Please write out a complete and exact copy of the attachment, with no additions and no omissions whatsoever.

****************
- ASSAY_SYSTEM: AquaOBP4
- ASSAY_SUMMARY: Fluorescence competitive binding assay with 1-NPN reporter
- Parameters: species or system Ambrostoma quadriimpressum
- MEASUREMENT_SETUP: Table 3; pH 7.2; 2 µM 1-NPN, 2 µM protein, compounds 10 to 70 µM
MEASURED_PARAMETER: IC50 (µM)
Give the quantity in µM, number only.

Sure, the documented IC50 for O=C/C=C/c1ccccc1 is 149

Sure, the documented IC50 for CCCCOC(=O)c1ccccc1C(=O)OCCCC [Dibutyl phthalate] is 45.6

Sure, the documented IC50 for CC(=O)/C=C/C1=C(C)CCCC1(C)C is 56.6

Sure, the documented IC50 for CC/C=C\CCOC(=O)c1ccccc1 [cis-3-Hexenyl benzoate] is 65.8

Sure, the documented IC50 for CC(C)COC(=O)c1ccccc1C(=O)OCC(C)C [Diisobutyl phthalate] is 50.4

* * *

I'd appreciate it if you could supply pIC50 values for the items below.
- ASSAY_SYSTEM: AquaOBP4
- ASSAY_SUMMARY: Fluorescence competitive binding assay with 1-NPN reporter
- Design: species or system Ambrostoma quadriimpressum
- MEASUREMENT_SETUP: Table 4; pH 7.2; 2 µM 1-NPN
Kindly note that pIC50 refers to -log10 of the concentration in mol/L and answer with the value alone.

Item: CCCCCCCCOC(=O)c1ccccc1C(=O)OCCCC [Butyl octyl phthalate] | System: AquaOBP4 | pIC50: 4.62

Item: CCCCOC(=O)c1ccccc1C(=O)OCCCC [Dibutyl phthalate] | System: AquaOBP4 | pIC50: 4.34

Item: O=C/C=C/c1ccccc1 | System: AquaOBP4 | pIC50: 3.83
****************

- ASSAY_SYSTEM: AquaOBP4
- ASSAY_SUMMARY: Fluorescence competitive binding assay with 1-NPN reporter
- Parameters: species or system Ambrostoma quadriimpressum
- MEASUREMENT_SETUP: Table 3; pH 7.2; 2 µM 1-NPN, 2 µM protein, compounds 10 to 70 µM
MEASURED_PARAMETER: IC50 (µM)
Give the quantity in µM, number only.

Sure, the documented IC50 for O=C/C=C/c1ccccc1 is 149

Sure, the documented IC50 for CCCCOC(=O)c1ccccc1C(=O)OCCCC [Dibutyl phthalate] is 45.6

Sure, the documented IC50 for CC(=O)/C=C/C1=C(C)CCCC1(C)C is 56.6

Sure, the documented IC50 for CC/C=C\CCOC(=O)c1ccccc1 [cis-3-Hexenyl benzoate] is 65.8

Sure, the documented IC50 for CC(C)COC(=O)c1ccccc1C(=O)OCC(C)C [Diisobutyl phthalate] is 50.4

* * *

I'd appreciate it if you could supply pIC50 values for the items below.
- ASSAY_SYSTEM: AquaOBP4
- ASSAY_SUMMARY: Fluorescence competitive binding assay with 1-NPN reporter
- Design: species or system Ambrostoma quadriimpressum
- MEASUREMENT_SETUP: Table 4; pH 7.2; 2 µM 1-NPN
Kindly note that pIC50 refers to -log10 of the concentration in mol/L and answer with the value alone.

Item: CCCCCCCCOC(=O)c1ccccc1C(=O)OCCCC [Butyl octyl phthalate] | System: AquaOBP4 | pIC50: 4.62

Item: CCCCOC(=O)c1ccccc1C(=O)OCCCC [Dibutyl phthalate] | System: AquaOBP4 | pIC50: 4.34

Item: O=C/C=C/c1ccccc1 | System: AquaOBP4 | pIC50: 3.83